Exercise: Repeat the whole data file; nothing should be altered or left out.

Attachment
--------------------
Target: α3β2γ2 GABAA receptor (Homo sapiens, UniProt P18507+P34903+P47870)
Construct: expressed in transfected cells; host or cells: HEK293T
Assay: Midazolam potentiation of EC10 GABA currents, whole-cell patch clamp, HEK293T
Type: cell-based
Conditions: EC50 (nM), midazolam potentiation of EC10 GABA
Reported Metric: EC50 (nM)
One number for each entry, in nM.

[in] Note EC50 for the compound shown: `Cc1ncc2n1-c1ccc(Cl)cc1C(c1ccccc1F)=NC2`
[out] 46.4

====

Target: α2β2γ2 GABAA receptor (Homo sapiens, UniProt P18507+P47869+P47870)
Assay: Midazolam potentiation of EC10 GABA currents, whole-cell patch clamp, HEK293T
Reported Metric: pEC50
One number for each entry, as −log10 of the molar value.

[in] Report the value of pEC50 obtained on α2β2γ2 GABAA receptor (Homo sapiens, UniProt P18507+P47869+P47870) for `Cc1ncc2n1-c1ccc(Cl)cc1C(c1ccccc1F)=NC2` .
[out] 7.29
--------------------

Target: α3β2γ2 GABAA receptor (Homo sapiens, UniProt P18507+P34903+P47870)
Construct: expressed in transfected cells; host or cells: HEK293T
Assay: Midazolam potentiation of EC10 GABA currents, whole-cell patch clamp, HEK293T
Type: cell-based
Conditions: EC50 (nM), midazolam potentiation of EC10 GABA
Reported Metric: EC50 (nM)
One number for each entry, in nM.

[in] Note EC50 for the compound shown: `Cc1ncc2n1-c1ccc(Cl)cc1C(c1ccccc1F)=NC2`
[out] 46.4

====

Target: α2β2γ2 GABAA receptor (Homo sapiens, UniProt P18507+P47869+P47870)
Assay: Midazolam potentiation of EC10 GABA currents, whole-cell patch clamp, HEK293T
Reported Metric: pEC50
One number for each entry, as −log10 of the molar value.

[in] Report the value of pEC50 obtained on α2β2γ2 GABAA receptor (Homo sapiens, UniProt P18507+P47869+P47870) for `Cc1ncc2n1-c1ccc(Cl)cc1C(c1ccccc1F)=NC2` .
[out] 7.29